Tuesday, October 2, 2007

More Questions About Insurance

Three years ago, a year before Katrina, Florida got the wake-up call that began a transformation in the way homes there are insured against catastrophe.

On the Insurance Journal site, Cecil Pearce, vice president of the Southeast region for the American Insurance Association, put it this way:
Hurricane Andrew, with $15 billion in insured losses -- threw Florida's property insurance market into chaos, many carriers discovered they had miscalculated their exposure to large weather-related losses.

Many homeowners faced higher rates and fewer options for coverage. Insurers tried to spread their risk over larger areas with less hurricane exposure. Pearce describes “A severe imbalance between the need for insurance and the industry's capacity to provide it.”

But Andrew did not slow the settling of Hurricane Alley and no laws were passed to limit such exposure. After all, Florida’s coastline is its main attraction for new residents and the travel industry. So now insurance is provided as a shared risk between insurance companies, the state and the homeowner. This is not, however, a comprehensive answer to the risk of storm damage and destruction. Another Andrew – given the continued build-up along the coast – could still bankrupt all of the provisional insurance sources.

For everyone whose home is at risk now or may be in the future due to the impacts of climate change, following the thinking of insurance providers is key for several reasons:

  • They are experts in risk assessment. On the ground, that’s what we all wonder – “What are the odds that I’m going to be affected by the forecasted impacts?”
  • People pay insurers so that they can recover or rebuild lost property due to catastrophe. Policy holders trust that they’re covered in case Nature clobbers their homes with wind, fire, flood or earthquake. Insurers, though, are constantly re-evaluating the risks associated with that coverage.
  • Policy holders may not be covered as well as they think. Those re-evaluations are leading to cancellation of policies in many locations where the risk is seen as too great for continued coverage.
  • We all need to know how to respond to the new reality where our locations disqualify us from insurance coverage or when high deductibles and premiums force us to make the choice of whether or not to pay for policies.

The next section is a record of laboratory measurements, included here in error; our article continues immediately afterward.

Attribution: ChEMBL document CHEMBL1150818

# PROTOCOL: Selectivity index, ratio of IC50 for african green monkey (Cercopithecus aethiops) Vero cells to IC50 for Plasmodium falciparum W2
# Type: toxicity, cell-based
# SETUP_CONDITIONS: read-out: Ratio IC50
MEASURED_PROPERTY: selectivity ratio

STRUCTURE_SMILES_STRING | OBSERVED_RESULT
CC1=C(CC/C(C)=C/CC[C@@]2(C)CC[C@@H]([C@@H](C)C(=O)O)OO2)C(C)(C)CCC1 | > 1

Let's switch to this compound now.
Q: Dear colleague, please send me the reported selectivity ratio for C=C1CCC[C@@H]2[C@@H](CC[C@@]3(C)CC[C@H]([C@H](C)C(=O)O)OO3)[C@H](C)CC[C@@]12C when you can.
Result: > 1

Government at both the state and federal levels understands that any region where insurance coverage for expected catastrophe is denied or is unaffordable to the residents is a ticking time bomb. We have the aftermath of Katrina to look at as an example.

Assuming that you can afford the insurance for your most likely disaster, you’d follow the advice of someone like Liz Pullium Weston in this column on MSN’s MoneyCentral page. Read it and you’ll see that unless you can afford to put plenty of money away in your own insurance reserve, there are no guarantees that your coverage will replace your losses.

This is where FEMA would be expected to step in. I know; hold your laughter. But more effective federal support for disaster insurance is being discussed in Congress, which brings up a moral question.

As the New York Times opened its lead editorial yesterday:

There is impeccable logic to the argument that taxpayers should not be made to pay for the risks incurred by people who choose to live along a hurricane-prone coast or atop a major geological fault.

It then noted that 50 percent of Americans live within 50 miles of a coast, and thus are vulnerable directly or indirectly to the damage of hurricanes and sea level rise. At some point, as climate change advances and shows itself, many of those residents may no longer be able to buy or afford insurance.

Since Hurricane Katrina — which caused a record $50 billion in insured losses — private insurers have jacked up premiums as much as they can and, when barred from raising prices, dropped coverage of riskier homes.

Many of these companies, which have turned denying valid claims into an art form, deserve little sympathy and certainly no government subsidies. Still, taxpayers would end up picking up the tab through federal disaster relief if millions of homeowners lost their insurance or decided to drop it due to high premiums.

If, as the editorial continues, the reality remains that we all stand to pay for uninsured losses one way or another, it seems that insurance companies may be let off the hook and relieved of their own risk. That would seem to also relieve them of the responsibility to deliver objective risk assessment - the single most valuable product of their expertise.

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